Nearby at the Yorktown Victory Center, families can see where the British surrendered to American and French forces to effectively end the Revolutionary War, which set the stage for the official formation of the United States of America. This museum showcases life during these times through an open-air exhibit walkway, as well as many indoor exhibition galleries.

In neighboring Colonial Williamsburg, visitors can explore a re-created 18th-century town complete with original buildings, homes, shops and public buildings encompassing more than 300 acres. Not only can you see how daily life during this era was conducted, but you also can learn the stories behind the political movement that led to the fight for independence from England.

Recommended Hotel: Williamsburg Inn


Like Washington, D.C., Philadelphia is home to numerous historic sites and attractions that played a role in American history. For instance, there is Carpenters' Hall, the meeting place of the First Continental Congress, or Independence Hall, where both the Declaration of Independence and the U.S. Constitution were brought to life. Then there is Pennsylvania Hospital, the country's first hospital, which was co-founded by Benjamin Franklin. The Liberty Bell Center is home to the iconic symbol of freedom for America. And who doesn't want to see the U.S. Mint, where pocket change and commemorative coins are made?

A great starting point is the Independence Visitor Center, where you can get a comprehensive overview of the city's culture and history. To aid you in navigating the city's attractions, consider the AudioWalk and Tour, a 74-minute narrated walking tour of the city's historic sites and parts of Society Hill.

Recommended Hotel: Hotel Monaco Philadelphia - A Kimpton Hotel

Pearl Harbor

On Dec. 7, 1941, America experienced a horrific attack on home soil when Japan bombed the American naval base at Pearl Harbor in Hawaii. More than 3,500 Americans were killed or wounded, with 350 aircraft destroyed or damaged. All eight battleships of the U.S. Pacific Fleet were sunk or badly damaged. The next day, Congress declared war on Japan, and three days later, on December 11th, Congress declared war on Germany. The United States was now involved in World War II.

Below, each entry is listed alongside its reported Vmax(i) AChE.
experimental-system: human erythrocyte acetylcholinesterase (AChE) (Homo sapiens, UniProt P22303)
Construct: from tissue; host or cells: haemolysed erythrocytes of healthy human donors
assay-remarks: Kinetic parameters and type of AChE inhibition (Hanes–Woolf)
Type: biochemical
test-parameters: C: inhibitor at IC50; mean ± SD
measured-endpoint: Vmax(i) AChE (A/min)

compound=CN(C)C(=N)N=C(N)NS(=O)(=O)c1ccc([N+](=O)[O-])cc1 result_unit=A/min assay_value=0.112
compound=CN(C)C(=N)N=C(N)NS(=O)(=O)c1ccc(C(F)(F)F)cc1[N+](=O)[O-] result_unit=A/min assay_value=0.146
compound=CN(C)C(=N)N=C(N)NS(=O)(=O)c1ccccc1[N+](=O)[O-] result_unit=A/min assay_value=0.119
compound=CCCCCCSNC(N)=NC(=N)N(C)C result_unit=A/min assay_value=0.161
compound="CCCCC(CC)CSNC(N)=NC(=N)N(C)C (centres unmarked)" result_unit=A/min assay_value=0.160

Located on the island of Oahu, the Pearl Harbor Memorial Museum and Visitor Center is part of the Pacific Historic Parks, although the USS Arizona is managed by the National Park Service. The memorial is constructed over the remains of the sunken battleship, which is also the final resting place for much of its crewmen killed during the attack. Visitors can tour the site by purchasing tickets at the visitor center, where they also can see a 23-minute film documenting the attack. In addition, an audio tour is available to guide you through the visitor center and surrounding area.

Seeing this site and hearing the survivors' first-person accounts of this life-altering event are something both children and adults should experience.

Recommended Hotel: Aulani, A Disney Resort & Spa

Manhattan Project - Oak Ridge, Tenn.

After the attack on Pearl Harbor, it became clear that the United States had to enter World War II. As such, the "Manhattan Project" was initiated, which consisted of three cities that would produce the world's first atomic weapons. Unlike its counterparts -- Los Alamos, New Mexico, and Hanford, Washington -- Oak Ridge, Tennessee, was built specifically for this project. Carved out of 59,000 acres of rural farmland in 1942, this city rapidly grew to a population of 75,000 people in less than three years -- all without anyone knowing of its existence.

In Oak Ridge, three main buildings -- K-25, X-10 and Y-12 -- housed the majority of the work that produced plutonium 239 and uranium 235 for the atomic bombs. Today, visitors can see some of these facilities as part of the free bus tour offered by the American Museum of Science and Energy. In fact, at AMSE, visitors can get an in-depth look at Oak Ridge's history at the museum's exhibit "Oak Ridge: World War II's 'Secret City.'" It's amazing to see not only what was accomplished in this new town, but also the great lengths everyone involved took to ensure its secrecy.

Of special note: Take the kids to nearby Clinton, the site of the first integrated high school in the country. At the Green McAdoo Cultural Center, they can see how these turbulent events unfolded in a small Southern town, and learn how the community refused to give in to outsiders who insisted on creating havoc wherever they could.

Also a short drive away, families can stop at the Museum of Appalachia in Norris. This living history museum features pioneer, frontier and early artifacts of mountain life in the southern Appalachians. While the museum is stocked with a number of items, the focus actually is on the people who carved a way of life for themselves out of some very harsh conditions.